Hemophilia is a genetic disease due to the deficiency of blood coagulation factor VIII or IX. Bleeding is common, especially into joints where a proliferative synovitis develops resulting in a debilitating arthritis, hemophilic arthropathy. The pathogenesis of blood-induced hemophilic synovitis (HS) is poorly understood. Repeated episodes of bleeding induce synoviocyte hypertrophy and hyperplasia, an intense neovascular response and inflammation of the synovial membrane. The component(s) in blood that initiates these changes is (are) not known, although iron is often proposed as one possibility. Previously, we reported that iron promotes the proliferation of human synovial fibroblasts and increases c-myc expression in vitro (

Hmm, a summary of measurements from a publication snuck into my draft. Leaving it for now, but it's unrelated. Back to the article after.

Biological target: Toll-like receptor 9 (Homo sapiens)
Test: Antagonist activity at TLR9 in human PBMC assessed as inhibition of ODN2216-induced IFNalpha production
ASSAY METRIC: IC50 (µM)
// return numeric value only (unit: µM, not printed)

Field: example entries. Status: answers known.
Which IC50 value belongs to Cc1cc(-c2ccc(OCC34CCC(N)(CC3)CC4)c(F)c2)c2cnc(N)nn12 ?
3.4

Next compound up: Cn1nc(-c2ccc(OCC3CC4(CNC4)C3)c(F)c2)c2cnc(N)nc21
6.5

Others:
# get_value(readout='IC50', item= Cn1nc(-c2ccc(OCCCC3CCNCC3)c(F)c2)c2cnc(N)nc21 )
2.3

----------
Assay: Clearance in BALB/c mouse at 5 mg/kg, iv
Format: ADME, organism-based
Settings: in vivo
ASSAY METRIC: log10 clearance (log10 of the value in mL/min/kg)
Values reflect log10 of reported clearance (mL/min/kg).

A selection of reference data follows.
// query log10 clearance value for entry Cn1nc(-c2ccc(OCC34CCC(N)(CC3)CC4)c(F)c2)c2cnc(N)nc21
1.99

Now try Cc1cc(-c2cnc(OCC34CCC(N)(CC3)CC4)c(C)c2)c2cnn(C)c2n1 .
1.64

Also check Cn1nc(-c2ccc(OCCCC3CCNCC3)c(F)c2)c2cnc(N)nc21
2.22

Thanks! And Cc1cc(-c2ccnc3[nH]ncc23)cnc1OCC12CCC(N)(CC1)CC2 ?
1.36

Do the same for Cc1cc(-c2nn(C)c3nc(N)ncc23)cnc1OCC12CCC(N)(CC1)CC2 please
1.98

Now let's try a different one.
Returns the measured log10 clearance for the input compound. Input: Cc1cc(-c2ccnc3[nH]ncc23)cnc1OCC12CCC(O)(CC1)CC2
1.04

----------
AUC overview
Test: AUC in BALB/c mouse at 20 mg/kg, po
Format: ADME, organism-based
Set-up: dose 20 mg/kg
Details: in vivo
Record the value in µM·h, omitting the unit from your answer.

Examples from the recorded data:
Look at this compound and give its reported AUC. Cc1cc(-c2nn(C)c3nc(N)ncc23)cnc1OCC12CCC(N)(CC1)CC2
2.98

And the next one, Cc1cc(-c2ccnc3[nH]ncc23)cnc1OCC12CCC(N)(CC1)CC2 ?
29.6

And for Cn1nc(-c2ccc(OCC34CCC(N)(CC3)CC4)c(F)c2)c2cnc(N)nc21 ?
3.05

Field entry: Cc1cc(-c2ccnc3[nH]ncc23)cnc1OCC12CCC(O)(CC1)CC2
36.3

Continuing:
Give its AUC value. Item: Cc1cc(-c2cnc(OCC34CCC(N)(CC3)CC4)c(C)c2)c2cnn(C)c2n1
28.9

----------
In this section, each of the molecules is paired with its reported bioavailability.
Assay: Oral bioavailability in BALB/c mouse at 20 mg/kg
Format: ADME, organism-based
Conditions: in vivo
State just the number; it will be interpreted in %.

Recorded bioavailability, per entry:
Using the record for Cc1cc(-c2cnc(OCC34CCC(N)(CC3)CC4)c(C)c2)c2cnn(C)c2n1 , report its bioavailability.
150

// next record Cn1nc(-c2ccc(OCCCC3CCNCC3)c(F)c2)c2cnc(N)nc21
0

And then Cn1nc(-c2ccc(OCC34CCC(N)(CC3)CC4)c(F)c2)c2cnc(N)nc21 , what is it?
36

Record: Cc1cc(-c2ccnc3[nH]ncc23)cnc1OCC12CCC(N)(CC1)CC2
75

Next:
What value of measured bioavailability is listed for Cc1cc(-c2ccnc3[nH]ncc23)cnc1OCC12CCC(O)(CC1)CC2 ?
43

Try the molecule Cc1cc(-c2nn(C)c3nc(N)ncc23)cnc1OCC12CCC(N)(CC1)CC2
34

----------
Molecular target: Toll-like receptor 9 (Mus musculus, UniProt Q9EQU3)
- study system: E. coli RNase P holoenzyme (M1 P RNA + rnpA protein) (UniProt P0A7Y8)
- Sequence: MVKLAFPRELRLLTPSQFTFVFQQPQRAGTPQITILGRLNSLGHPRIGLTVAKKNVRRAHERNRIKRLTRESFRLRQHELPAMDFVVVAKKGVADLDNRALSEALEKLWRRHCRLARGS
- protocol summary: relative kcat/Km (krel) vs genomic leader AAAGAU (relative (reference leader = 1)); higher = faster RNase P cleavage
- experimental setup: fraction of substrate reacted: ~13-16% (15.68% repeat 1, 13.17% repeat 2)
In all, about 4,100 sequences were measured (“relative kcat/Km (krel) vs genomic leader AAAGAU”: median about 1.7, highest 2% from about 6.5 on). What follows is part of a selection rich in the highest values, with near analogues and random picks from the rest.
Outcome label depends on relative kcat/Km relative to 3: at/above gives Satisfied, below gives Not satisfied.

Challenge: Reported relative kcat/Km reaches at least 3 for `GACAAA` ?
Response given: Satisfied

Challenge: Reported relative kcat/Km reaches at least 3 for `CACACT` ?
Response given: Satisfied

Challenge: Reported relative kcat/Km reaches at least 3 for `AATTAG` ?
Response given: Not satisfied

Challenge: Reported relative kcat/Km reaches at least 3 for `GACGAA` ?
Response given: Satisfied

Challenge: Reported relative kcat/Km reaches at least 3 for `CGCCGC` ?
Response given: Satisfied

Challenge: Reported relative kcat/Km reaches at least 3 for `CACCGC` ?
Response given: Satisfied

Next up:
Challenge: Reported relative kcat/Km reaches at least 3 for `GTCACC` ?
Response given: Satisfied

). Here, we describe the proliferative effects of joint bleeding following traumatic hemarthrosis in a murine model of severe, human hemophilia A. Controlled, blunt trauma to the right knee joint consistently resulted in joint swelling due to a combination of bleeding and inflammation. The left, control knee was sham injured and remained normal for the duration of the experiment. Hemarthrosis resulted in acute morbidity evidenced by inactivity, weight loss and immobility. Hemosiderin was found in the synovial membrane of the right knees only. The numbers of synovial cell layers present in the membrane of the right (injured) knee increased during the experiment (figure). Expression of Ki67 in the nucleus, a marker of cell proliferation, confirmed the increase in synovial cell proliferation in membranes from the right (injured) knees. Taken together these data support the notion that iron causes aberrant gene expression and is, at least in part, responsible for the pathological findings observed in the joints of patients following bleeding and contributes to the development of hemophilic synovits.

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